Of oppositions and blood moons

Mars at opposition: The bright disc towards the centre of this image, just above the horizon is Mars, as captured by photographer Jimmy Westlake
Mars at opposition: The bright orange disk towards the centre of this image, just above the horizon is Mars, as captured by photographer Jimmy Westlake (click for full size)

Regular readers of this blog know I have something of a passing interest in space exploration and astronomy. I’ve been covering the Mars Science Laboratory mission since its arrival on Mars, and have also covered other space / astronomy related events and occurrences.

In keeping with this, I thought I’d mention two astronomical events of some interest which occur over the next two weeks. Neither of them is exactly rare, but if you’re lucky enough to be in the Americas, you’ll get to enjoy both at the same time – and a little bit more.

The first of these is the upcoming opposition with Mars, the time at which the Red Planet is at its closest to Earth. Oppositions happen around once every 26 months, and are so-called because they mark the time when the Sun and Mars are on opposite sides of the Earth to one another. During periods of opposition, Mars can appear as one of the brightest objects in the night sky and can come within 100 million kilometres of Earth.

Mars on the 15th April at approx 02:00 BST / 03:00 CET (21:00 EDT of the 14th April), and making its closest approach to Earth in six and a half years, will be clearly visible in the constellation of Virgo, along with the Moon and Spica (image: ESA) – click for full size

This year, Mars will reach opposition with the Earth on Tuesday April 8th, when it, the Earth and the Sun will be aligned in an almost straight line. However, because of the nature of the orbits of the two planets, they will not reach their point of closest approach to one another until the night of Monday April 14th / Tuesday 15th, 2014. At that time, they’ll be just 92 million kilometres (57.5 million miles) apart – the closest their respective orbits have brought them to one another at opposition for six and a half years.

During April, Mars appears as a bright red “star” in the constellation of Virgo. At the period of opposition, it will be just above and to the right of the Moon, with Spica, the brightest start in Virgo, to the lower left of the Moon.

To mark this year’s opposition, NASA has produced a nice little video explaining matters some more.

As mentioned towards the top of this article, this year’s opposition is only half the story. This is because the night of closest approach is also the night of a total lunar eclipse which should be visible from almost all of North America and significant parts of South America, with the majority of USA in particular getting a front-row seat.

Things will get underway at around 23:00 PST (02:00 EDT) on the night of the  Monday 14th / Tuesday 15th April, when the Moon enters partial eclipse. Totality will be reached just after midnight PST (03:00 EDT). At this point those under the path of the eclipse should witness a “blood moon” in all its glory, flanked on either side by Spica and Mars.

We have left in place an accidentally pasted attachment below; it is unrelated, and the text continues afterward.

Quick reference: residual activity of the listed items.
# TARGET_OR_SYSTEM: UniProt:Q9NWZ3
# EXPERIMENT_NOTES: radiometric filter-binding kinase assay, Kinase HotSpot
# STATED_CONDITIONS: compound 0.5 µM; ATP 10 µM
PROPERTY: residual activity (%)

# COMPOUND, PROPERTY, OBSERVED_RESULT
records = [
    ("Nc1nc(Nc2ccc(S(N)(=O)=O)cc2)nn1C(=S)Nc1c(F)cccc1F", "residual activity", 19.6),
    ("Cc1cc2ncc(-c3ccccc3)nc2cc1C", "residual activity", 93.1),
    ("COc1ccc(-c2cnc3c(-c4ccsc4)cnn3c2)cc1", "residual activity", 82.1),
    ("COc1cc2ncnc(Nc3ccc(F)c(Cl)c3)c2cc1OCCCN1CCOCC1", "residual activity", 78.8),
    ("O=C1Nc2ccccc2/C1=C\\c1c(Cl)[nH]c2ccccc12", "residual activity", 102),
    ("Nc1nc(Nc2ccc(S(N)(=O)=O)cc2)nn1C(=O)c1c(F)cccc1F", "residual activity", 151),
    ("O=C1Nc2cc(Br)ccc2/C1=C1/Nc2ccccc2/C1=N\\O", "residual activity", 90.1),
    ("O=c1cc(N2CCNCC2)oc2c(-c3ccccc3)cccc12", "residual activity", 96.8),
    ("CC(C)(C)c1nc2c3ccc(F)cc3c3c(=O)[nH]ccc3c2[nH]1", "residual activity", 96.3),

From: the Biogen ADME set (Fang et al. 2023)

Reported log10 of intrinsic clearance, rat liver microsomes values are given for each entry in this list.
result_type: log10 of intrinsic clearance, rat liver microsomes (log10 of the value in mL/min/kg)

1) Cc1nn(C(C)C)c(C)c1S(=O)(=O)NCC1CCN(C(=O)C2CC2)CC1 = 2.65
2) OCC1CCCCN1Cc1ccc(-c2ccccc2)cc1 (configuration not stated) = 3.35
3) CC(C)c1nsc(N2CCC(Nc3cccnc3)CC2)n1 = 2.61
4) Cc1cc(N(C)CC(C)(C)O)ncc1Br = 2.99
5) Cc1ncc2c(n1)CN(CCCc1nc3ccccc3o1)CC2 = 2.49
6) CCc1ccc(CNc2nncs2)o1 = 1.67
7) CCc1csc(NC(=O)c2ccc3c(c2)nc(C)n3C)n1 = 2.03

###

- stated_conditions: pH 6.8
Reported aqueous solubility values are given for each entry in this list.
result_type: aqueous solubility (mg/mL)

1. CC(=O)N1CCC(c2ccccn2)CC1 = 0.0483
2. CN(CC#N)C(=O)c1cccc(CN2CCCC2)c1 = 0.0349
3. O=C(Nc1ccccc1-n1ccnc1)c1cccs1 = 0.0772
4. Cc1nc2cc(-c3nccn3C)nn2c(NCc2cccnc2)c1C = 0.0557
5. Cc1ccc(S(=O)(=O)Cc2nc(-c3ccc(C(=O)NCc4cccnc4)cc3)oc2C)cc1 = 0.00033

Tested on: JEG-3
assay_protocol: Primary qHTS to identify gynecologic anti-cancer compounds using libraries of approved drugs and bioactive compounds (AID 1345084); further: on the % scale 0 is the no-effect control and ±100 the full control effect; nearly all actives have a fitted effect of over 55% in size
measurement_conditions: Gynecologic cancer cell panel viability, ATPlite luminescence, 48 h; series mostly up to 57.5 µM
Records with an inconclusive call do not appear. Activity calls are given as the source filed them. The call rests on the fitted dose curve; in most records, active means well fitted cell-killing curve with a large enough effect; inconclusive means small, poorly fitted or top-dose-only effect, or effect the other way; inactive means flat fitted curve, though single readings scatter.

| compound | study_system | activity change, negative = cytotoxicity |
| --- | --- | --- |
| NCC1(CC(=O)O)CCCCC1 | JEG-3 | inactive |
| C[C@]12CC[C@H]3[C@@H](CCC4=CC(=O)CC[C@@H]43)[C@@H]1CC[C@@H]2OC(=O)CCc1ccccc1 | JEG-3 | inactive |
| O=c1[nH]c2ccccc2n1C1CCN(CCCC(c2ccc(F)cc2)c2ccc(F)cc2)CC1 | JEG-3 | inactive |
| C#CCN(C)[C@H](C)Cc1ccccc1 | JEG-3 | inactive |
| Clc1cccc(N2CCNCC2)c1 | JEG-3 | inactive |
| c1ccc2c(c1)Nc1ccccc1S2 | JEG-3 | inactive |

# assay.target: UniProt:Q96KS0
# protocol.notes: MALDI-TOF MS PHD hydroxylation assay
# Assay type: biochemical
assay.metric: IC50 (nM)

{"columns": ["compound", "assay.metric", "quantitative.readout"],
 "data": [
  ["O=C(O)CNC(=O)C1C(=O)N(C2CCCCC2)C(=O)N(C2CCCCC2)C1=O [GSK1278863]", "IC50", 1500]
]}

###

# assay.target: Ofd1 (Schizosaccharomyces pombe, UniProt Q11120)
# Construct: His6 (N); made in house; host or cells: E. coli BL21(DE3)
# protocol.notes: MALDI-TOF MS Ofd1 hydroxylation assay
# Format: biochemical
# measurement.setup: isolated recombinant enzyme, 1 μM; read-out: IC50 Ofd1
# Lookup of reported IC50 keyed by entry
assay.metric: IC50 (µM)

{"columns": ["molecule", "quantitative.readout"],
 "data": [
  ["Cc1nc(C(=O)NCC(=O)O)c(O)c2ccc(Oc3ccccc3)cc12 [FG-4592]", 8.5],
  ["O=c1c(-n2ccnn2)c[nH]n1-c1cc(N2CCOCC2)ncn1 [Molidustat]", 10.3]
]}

A lunar eclipse "blood moon" seen Idaho, December 2011 (image: Matt Mills / Reuters)
A lunar eclipse “blood moon” seen Idaho, December 2011 (image: Matt Mills / Reuters) – click for full size

“Blood moon” is the term sometimes applied to a total eclipse as a result of the Moon appearing to turn orange-red in colour, the hue slowly intensifying as the eclipse progresses until it reaches a bloody colour during the period of totality (about an hour and a half), before fading once more. This change in colour is the result of the Sun’s light passing through the Earth’s atmosphere as our planet moves between the Sun and the Moon, and then shining on the face of the Moon. A paler colouration of this kind can also be seen across at least a part of the Moon’s face during a partial lunar eclipse.

A total lunar eclipse and the gradual change in the Moon’s colour as seen from Earth which sees total lunar eclipses sometimes referred to as “blood moons” – the result of sunlight passing through the Earth’s atmosphere and striking the Moon’s surface (animation: Wikipedia)

The eclipse is certainly something that should generate opportunities for some stunning photographs, particularly given the positions of Mars and Spica (itself the 15th brightest star  in the night sky, and a close binary star).

And that’s not all; April 15th actually marks the first of a total of four consecutive total lunar eclipses – referred to as a tetrad,  all of which can be observed from North America, and which occur at roughly 6 month intervals to one another, the rest being October 8th, 2014, April 4th, 2015 and the last on September 28th, 2015.

NASA has also produced a video on the upcoming eclipse and the phenomena known as tetrads.

Some have pointed to this tetrad as marking the start of the end times, because the phenomena are supposedly “rare”, and this particular one commences on Passover.

However, while there can be long periods of time between occurrences of tetrads, they can also pop-up relatively frequently. For example, this century will see a total of nine tetrads occur, the first having taken place in 2003/4. Nor is the fact that the upcoming tetrad occurs on Passover particularly unusual; there have been eight tetrads so far coinciding with Passover since the first century AD.

So, if you’re in a position to be able to do so on the night of the 14th / 15th April, ignore the doom merchants and go outside and enjoy the night sky view!